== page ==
The undisputed value of being able to view and manipulate volume-rendered representations of complex 3D data is diminished somewhat in the eyes of researchers who could most benefit from the capability because of the computational intensity traditionally associated with the task.
Unlike conventional 3D graphics, volume rendering displays visual images directly from a sampled 3D scalar field typically acquired via one of several technologies, including magnetic resonance imaging, computed tomography, ultrasound imaging, seismic imaging, and radar systems. Traditional graphics approaches rely on an indirect representation of object surfaces and boundaries that is achieved by fitting geometric primitives to the samples.
The obvious advantage of direct volume rendering is that the whole volume of data is represented, potentially providing visual access down to the smallest detail of the internal composition of the object or phenomena being investigated. The obvious disadvantage is that gaining and exploiting such access is computationally expensive and often prohibitive. Because of this, researchers often look to the indirect methods for displaying volumetric data. These typically rely on the "marching cubes" algorithm, which "marches" through all of the cubic cells intersected by the isosurface, then calculates the intersection points along the edges and produces a triangular mesh to fit to these vertices. Unfortunately, al though such an approach enables interactive rendering, it only does so through the use of specialized graphics hardware. Additionally, this approach does not support cutting operations, which are critical to many of the applications for which volume datasets are utilized, particularly medical imaging.
While direct surface rendering techniques do exist, many of these are deficient in some way. For example, some require the generation of all of the intermediate frames between two different perspectives on the data, even when the viewing direction changes drastically, which is a very costly operation. Other methods extract and convert boundary voxels or volume elements (the conceptual equivalent of pixels projected into 3D space) to geometric primitives, which then must be projected by the same specialized graphics hardware re quired for indirect surface rendering.
Seeking to build a system that incorporates the best of both direct and indirect volume rendering and the worst of neither, researchers in the Institute of Computer Graphics at the Vienna University of Technology in Austria have developed a rendering technique for the fast display of isosurfaces of directly rendered volume data. The technique is noteworthy because it does not require the use of special hardware and it supports cutting operations. Also, it does not require the all-too-familiar trade-off between image quality and rendering speed.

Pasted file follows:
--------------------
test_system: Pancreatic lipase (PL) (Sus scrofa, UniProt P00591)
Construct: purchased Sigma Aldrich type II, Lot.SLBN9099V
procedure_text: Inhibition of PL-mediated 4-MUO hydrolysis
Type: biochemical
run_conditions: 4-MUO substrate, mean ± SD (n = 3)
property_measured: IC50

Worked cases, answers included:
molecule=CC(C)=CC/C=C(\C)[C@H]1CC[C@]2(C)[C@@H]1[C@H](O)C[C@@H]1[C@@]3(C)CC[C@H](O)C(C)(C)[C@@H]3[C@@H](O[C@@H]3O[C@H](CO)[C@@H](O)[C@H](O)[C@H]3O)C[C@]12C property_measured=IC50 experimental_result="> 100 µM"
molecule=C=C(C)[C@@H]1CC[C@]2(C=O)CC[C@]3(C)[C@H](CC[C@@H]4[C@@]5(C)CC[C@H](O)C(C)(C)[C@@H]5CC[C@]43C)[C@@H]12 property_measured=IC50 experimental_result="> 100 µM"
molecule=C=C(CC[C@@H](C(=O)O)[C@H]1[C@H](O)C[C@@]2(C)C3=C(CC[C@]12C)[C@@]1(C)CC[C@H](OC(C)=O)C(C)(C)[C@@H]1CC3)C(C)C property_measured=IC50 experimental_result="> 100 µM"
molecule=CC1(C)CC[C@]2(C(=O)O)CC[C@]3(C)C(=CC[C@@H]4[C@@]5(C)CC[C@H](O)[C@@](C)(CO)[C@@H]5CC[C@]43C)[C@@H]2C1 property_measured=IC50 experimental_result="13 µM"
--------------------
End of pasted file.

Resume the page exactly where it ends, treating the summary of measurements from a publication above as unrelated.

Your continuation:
Under the direction of researcher Balazs Csebfalvi, the group developed an algorithm that identifies and eliminates all of the voxels that are invisible from a specific viewing perspective. It then stores the remaining surface points into a data structure optimized for a standard volume-rendering technique called fast shear-warp projection. Shear-warp projection is a two-step operation. The first step is the shearing or compositing phase in which the algorithm streams through the 3D volume data and projects the volume to form a distorted intermediate (composited) image. In the second phase, a 2D warp transforms the intermediate image into a final undistorted one. Shear-warp factorization is generally considered the fastest volume-rendering algorithm that does not compromise image quality.
In the implementation of this algorithm by Csebfalvi and his colleagues, the first step involves preprocessing the input data. Initially, the data is segmented by identifying "empty" and "not-empty" voxels, and the empty voxels are eliminated. Next, the algorithm extracts those boundary voxels that are possibly visible from a certain domain of viewing angles. This step is fundamentally different from other boundary-extraction techniques through which all of the exterior boundary voxels (versus only the possibly visible ones) are selected. The latter approach involves more complicated preprocessing and results in a lower-quality data reduction process.